By Alex Comstock
It's June, and you know what that means, it's summer! Every year it's a thrill for me seeing bits of green in crop fields, knowing that I will be glassing bean fields in the coming months, and getting that itch to see what bucks are back, and what new ones show up. I can't wait for fall to be here, but at the same time, there is a lot of work that needs to be done in the summer months. I'm going to go over at a high level on how I attack summer, and the months leading up to archery season.
During the summer, I run trail cameras extensively. I have them all over the place, monitoring my mineral sites, and getting an inventory of my bucks. Trail cameras are my most important tool. I use them to decide what areas to focus my efforts on, as I hunt many different parcels. I have most of my cameras over mineral sites, as I stated earlier, but I will run some on corners of ag fields if I know an area of a field that deer are frequenting. A tool that I like as well is to use the time lapse mode if your camera has the capability.
If you read my article Trail Cameras, Help or Hindrance? , you will know that I stress paying attention to detail when it comes to trail cameras. I only check mine once a month during the summer (more frequently the weeks prior to opening weekend) and always am careful about scent and wind.
When it comes to trail cameras in the summer, I am planning for two things. One is planning for the first week of season. Two of the states that I hunt include Nebraska and North Dakota, which both open the first week of September. Knowing a buck's pattern, or at least where he lives is crucial, because I believe the first week of September is the best time of year to shoot a mature buck. I will go into this more later when I talk about glassing.
The second thing I am planning for is the rut. Even though it may seem a little premature, bucks don't stray as far you might believe during the rut. They make take an excursion or two, but for the most part, they stick in their core area based on what I have seen. If I can pin down a bucks summer home range, and then find him again once he is living out his fall pattern, I can use this information to help plan how I will hunt him during the rut.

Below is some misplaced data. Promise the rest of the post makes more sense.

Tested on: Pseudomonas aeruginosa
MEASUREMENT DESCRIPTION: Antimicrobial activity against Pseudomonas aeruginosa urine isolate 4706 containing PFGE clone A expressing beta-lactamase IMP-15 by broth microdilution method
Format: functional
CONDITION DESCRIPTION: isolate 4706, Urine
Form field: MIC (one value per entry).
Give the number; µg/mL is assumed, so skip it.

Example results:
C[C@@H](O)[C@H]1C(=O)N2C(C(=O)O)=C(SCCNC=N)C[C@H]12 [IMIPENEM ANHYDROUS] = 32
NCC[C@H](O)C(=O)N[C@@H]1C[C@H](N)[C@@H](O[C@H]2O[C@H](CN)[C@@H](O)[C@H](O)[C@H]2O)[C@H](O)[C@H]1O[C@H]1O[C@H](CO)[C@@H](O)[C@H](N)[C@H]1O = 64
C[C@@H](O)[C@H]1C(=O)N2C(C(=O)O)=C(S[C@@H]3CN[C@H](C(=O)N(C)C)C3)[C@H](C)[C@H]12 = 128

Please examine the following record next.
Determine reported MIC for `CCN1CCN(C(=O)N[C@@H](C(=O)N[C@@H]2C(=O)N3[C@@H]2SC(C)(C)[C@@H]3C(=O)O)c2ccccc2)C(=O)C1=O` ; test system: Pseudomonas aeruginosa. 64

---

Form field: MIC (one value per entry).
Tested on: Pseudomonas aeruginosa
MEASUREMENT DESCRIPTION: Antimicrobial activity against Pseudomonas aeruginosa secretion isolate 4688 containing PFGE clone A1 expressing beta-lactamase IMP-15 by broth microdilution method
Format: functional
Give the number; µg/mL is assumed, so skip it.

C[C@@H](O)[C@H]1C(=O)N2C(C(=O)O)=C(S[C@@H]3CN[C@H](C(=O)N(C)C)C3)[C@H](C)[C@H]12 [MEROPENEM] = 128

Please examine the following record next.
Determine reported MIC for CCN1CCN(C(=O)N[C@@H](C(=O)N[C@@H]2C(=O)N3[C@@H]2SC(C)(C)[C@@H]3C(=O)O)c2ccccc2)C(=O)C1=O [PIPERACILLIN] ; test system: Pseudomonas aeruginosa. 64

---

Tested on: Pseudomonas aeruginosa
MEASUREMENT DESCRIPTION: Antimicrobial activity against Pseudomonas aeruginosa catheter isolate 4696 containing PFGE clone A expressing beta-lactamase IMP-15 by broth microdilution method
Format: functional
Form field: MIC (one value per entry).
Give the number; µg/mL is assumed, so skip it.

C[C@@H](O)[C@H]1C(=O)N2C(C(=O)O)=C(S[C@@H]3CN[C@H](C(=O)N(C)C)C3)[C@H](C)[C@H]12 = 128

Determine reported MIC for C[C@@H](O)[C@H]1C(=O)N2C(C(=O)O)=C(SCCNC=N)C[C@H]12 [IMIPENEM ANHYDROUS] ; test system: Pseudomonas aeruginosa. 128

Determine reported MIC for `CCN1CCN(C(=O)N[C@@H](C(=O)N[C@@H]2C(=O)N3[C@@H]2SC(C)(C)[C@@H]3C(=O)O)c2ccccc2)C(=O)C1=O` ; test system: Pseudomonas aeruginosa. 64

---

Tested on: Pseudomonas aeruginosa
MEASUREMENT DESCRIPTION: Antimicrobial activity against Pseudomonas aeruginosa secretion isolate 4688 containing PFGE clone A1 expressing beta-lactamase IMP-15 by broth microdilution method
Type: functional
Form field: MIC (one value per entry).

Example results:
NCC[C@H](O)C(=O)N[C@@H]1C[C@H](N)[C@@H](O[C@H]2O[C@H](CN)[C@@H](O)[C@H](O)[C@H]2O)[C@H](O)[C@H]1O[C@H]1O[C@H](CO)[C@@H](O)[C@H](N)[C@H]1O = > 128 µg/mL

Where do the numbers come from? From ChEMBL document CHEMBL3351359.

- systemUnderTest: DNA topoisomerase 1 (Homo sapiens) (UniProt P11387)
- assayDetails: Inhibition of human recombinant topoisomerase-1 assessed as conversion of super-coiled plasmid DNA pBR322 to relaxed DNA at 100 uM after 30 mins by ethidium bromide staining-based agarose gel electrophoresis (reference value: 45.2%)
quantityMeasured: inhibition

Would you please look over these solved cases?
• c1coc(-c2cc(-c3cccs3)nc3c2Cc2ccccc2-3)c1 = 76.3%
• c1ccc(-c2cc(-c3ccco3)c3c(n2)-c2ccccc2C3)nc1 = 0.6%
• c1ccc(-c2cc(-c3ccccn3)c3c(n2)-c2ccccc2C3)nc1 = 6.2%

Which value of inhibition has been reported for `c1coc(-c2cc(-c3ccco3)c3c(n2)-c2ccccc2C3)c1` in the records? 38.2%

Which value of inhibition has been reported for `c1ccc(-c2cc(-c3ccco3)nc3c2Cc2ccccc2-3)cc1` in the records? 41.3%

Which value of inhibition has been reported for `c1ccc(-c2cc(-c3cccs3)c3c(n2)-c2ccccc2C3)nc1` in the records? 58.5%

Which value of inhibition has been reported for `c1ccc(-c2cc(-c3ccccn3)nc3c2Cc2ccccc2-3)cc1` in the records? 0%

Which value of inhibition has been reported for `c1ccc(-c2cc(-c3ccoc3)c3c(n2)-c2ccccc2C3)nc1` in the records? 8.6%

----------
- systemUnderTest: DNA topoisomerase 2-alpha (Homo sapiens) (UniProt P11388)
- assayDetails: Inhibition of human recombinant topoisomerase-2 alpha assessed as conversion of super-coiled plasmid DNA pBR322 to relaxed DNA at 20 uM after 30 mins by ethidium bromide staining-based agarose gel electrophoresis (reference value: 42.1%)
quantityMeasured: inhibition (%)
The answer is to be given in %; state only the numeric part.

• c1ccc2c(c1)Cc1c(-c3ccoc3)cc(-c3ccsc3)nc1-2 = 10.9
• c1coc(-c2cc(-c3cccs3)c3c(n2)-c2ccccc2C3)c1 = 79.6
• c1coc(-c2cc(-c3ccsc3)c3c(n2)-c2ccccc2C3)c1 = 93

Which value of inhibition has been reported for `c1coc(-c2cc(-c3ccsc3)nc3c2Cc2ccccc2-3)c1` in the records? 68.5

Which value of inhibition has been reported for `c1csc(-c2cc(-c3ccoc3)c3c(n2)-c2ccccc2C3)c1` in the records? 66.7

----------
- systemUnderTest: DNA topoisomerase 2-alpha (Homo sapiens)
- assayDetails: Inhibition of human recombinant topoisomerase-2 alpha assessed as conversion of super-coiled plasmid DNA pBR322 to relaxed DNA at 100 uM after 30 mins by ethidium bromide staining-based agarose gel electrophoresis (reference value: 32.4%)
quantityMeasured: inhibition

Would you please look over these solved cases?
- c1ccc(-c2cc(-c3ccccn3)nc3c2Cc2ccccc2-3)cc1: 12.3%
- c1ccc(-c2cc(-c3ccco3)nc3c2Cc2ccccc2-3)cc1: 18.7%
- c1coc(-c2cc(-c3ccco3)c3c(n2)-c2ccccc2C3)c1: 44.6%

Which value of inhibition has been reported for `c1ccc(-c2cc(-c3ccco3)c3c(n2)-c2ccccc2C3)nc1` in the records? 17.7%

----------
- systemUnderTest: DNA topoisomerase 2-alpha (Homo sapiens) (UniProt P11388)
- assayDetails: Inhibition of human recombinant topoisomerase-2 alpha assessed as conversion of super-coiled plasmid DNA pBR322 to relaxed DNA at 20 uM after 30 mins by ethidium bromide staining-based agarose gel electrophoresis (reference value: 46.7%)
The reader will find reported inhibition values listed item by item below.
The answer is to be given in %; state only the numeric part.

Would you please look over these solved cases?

Glassing From a Distance
Glassing has quickly become a great tool for my success. Glassing for me is most effective when it goes hand in hand with my trail cameras. Getting pictures of a buck you want to shoot is the first step. If you have your trail camera on the edge of food source, or nearby, the next progression is figuring out how that buck really uses a given area. I like to sit at a comfortable distance where you know you won't spook any deer. At some areas, I will glass from my vehicle, and other instances, I will sit on the edge of a bean field, or a row or two back in a cornfield and watch where I think a buck will be feeding at. If you can lay eyes on him, and see exactly how he is entering the field, there is a quality chance you can get on him in early September. Deer are habitual creatures, especially in the summer, and they tend to do the same thing nearly day after day.
A quick note on something that I have noticed before, and is actually how I killed my early season buck last year, is that a buck may not enter the field from the same spot every night. You may glass him one night entering a field on one trail, and then glass him again another day, and he enters the field on a completely different trail. Instead of playing guessing games, and picking one to sit near by, watch them closely as long as you can. I've tended to notice, certain deer always end up in certain areas of the field. That buck may enter from two, three, or even four different trails, but odds are, he works his way to the same area of the field nightly for whatever reason. Long story short, you can learn a lot about a buck from glassing, and if you hunt in an area that you can, I highly suggest taking advantage of it.
Shoot Your Bow (A Lot)
For most people, they shoot their bow some in the summer, and then once season arrives, the shooting comes to a halt. It's easy to do, we have jobs, live busy lives, and at night just want to relax. What has helped me, is that shooting my bow has become more than just something to do so I know I can hit a deer. I love shooting my bow, and obsess over it. Shooting enough to create that muscle memory is key, so when season comes around, you don't have to think twice about a shot. I went into detail on how you can improve your archery skills in this article, as there is many ways to do it. What I find most important is to shoot your bow as much as you can, and once season rolls in, don't stop.
These are a few of the major things that I like to accomplish during summer. In the next few months, the outlook for fall starts to crystallize and give you an idea on what to look forward to. Get ready, because we all know how fast fall comes up on us, and we will be sitting in a treestand before you know it.